Magic Commander Deck Of The Week: Mono-Red Hinata, Dawn-Crowned

Cutting colors can make an overpowered MTG commander seem fairer. Bennie Smith applies this idea in his Commander Deck of the Week, a “mono-red” list led by Hinata, Dawn-Crowned.

Hinata, Dawn-Crowned
Hinata, Dawn-Crowned, illustrated by Alexander Mokhov

Back in the day, I had a Golos, Tireless Pilgrim deck built around landfall and other “lands matter” cards, but it didn’t take many games playing it before realizing Golos was just grossly overpowered. Even though my particular build didn’t try to break things with all the best combo cards across all five colors, it still won more often than it didn’t. In an attempt to tone it down, I ended up building a “mono-white” Golos deck – every spell would also fit into a deck with a mono-white color identity. Even then, the Golos build was too strong, and when the Commander Rules Committee finally banned Golos, I wasn’t the least bit disappointed when I took the deck apart.

The exercise in restricting the colors available in a deck in order to power it down was illuminating, though, and I think it’s a good option when you want to play a higher-powered commander without all the baggage that comes with it.  With that in mind, I’d like to share with you my “mono-red” Hinata, Dawn-Crowned deck!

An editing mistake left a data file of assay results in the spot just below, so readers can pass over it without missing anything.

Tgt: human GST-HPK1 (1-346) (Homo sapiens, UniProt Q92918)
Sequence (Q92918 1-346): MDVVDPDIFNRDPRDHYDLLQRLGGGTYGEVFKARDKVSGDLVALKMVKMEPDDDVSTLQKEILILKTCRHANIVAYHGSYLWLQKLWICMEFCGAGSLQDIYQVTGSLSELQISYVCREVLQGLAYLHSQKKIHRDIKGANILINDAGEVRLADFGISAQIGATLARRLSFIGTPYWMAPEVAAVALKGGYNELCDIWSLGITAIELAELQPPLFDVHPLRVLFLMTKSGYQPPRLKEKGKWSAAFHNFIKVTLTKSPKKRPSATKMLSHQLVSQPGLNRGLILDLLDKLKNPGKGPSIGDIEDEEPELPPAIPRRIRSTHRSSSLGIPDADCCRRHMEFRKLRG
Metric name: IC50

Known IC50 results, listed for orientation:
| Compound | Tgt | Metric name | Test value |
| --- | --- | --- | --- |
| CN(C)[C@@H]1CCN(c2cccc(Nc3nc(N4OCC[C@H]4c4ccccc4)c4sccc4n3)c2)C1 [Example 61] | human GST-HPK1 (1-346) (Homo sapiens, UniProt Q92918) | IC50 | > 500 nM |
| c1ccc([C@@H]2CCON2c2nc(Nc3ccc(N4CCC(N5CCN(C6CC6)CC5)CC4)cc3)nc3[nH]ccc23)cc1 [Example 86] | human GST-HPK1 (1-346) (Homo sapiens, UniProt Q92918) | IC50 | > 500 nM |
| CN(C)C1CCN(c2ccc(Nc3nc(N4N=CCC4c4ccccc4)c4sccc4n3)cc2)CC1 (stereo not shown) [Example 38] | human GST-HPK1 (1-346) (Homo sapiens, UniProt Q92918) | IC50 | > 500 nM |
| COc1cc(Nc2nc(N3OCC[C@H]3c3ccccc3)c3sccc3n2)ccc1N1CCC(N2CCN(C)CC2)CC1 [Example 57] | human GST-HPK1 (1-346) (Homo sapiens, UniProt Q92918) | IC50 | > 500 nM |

Hinata, Dawn-Crowned

Hinata in the (Mono-)Red Zone

When Hinata came out, I toyed around with it and quickly found it to be quite obnoxious when you stuff in the best targeting spells across all three Jeskai colors. In an effort to tone it down, I decided to pick just one of the colors to build the deck around, and went with red. 

Red burn decks often struggle in Commander due to everyone’s high starting life totals and just how huge many commonly played creatures can get.  Hinata’s ability to shave mana off red’s spells lets you unlock much bigger effects than you’d normally have access to. Losing white and blue also made it a bit easier for your opponents to interact with Hinata, and given that Hinata already makes it more difficult for opponents to target it, I felt this helps make it fairer.